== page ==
Boris’ brush with death: ‘It was touch and go’
Boris Johnson has revealed how close he came to death, saying it was "touch and go".
Mr Johnson said in an in-depth interview that doctors were preparing to put him on a ventilator at one point during his stay at St Thomas' Hospital in London.
"It was a tough old moment, I won't deny it. They a strategy to deal with a 'death of Stalin'-type scenario. I was not in particularly brilliant shape and I was aware there were contingency plans in place," he said.
"I remember feeling frustrated. I couldn't understand why I was not getting better.
"But the bad moment came when it was 50-50 whether they were going to have to put a tube down my windpipe."
It comes as the British PM and his fiancee Carrie Symonds shared an adorable photograph of the couple's new baby boy.
Ms Symonds was doting in the photographs, no doubt relieved that he would now grow up with a father.
Mr Johnson's emotional interview with The Sun newspaper came after Ms Symonds, 32, revealed their new son would be named after Boris' grandfather and the doctors who saved him.
He was only 17 days out of hospital when Ms Symonds gave birth.
"Introducing Wilfred Lawrie Nicholas Johnson born on 29.04.20 at 9am," Ms Symonds wrote on her Instagram page.
"Wilfred after Boris' grandfather. Lawrie after my grandfather.
"Nicholas after Dr Nick Price and Dr Nick Hart - the two doctors that saved Boris' life last month."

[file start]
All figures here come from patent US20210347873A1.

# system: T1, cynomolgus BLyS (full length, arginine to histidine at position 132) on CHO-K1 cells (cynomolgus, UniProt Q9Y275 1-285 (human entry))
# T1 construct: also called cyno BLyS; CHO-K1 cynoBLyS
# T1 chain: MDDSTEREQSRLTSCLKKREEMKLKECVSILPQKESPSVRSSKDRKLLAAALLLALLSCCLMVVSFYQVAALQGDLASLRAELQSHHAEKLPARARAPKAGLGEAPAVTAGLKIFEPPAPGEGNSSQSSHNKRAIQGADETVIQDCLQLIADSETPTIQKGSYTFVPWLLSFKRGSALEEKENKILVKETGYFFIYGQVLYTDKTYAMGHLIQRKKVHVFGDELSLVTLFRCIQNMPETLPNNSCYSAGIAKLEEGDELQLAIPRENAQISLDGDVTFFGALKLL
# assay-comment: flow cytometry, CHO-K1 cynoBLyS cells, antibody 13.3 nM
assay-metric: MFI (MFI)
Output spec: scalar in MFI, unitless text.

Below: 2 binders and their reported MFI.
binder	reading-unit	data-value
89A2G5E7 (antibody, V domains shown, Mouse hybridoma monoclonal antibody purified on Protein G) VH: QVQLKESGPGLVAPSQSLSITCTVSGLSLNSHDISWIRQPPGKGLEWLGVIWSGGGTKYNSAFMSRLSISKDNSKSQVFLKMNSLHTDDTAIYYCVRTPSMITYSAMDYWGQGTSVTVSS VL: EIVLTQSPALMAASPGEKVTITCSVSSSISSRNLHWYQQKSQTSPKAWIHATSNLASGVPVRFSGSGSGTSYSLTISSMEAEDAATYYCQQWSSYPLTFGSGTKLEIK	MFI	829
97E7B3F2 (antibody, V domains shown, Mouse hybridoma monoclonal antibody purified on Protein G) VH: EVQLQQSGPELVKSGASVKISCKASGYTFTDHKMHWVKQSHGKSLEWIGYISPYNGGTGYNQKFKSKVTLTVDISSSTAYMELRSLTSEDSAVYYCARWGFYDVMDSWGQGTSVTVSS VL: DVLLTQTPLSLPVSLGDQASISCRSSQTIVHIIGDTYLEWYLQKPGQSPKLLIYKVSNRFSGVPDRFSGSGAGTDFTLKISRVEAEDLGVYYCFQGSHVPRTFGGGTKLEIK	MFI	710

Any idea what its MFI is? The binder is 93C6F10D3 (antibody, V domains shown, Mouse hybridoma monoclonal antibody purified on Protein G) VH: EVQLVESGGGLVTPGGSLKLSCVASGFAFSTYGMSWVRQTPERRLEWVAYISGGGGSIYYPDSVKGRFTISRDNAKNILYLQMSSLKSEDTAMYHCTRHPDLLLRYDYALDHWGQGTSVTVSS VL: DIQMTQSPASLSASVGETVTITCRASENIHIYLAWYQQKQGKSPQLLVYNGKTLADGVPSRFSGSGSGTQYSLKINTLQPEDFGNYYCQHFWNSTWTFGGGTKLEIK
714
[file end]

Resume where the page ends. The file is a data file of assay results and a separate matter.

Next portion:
The photograph showed that little Wilfred had inherited his father's hair, with a shaggy mop on display.
Ms Symonds, a former communications executive for the UK's Conservative Party, also heaped praise on the University College London hospital staff who helped deliver Wilfred safely.
"Thank you so, so much to the incredible NHS maternity team at UCLH that looked after us so well," she said.
"I couldn't be happier. My heart is full."
The baby joy for Britain's top political couple comes as the UK plans to restart IVF services across the country that had been cancelled due to the coronavirus pandemic.
The services will be able to kick off again from May 11, as the nation inches towards a new normal.
A lockdown that started on March 23 looks set to continue at least until the end of May.
The nation has passed the peak of infections and the R rate - the pace at which the virus was spreading has dropped below 1, which gives hope that it may be able to get controlled.
However, the death toll continues to climb despite the green shoots.
There were another 621 deaths recorded in the latest daily figures, with the total death toll hitting 28,131.
That total was just 135 fewer deaths than in Italy, which had been the initial centre of Europe's outbreak.
The UK's health system has been able to cope with the crisis, with every patient who needed a ventilator receiving treatment.
Nursing homes remain a significant problem, with claims that they were overlooked as the effort was centred on protecting hospital capacity.
The UK government also announced a $147 million AUD fund to support domestic violence victims who have been suffering during the lockdown, with a spike in calls for help.
Communities secretary Robert Jenrick said many women were "trapped in a nightmare."
Mr Johnson was due to outline a plan to ease the lockdown next week, with a string of precautions to be included as part of the plan including the widespread distribution of hand sanitiser in public places.
A tracing app, similar to one used in Australia, was also due to be rolled out within weeks.
Originally published as Boris' brush with death: 'It was touch and go'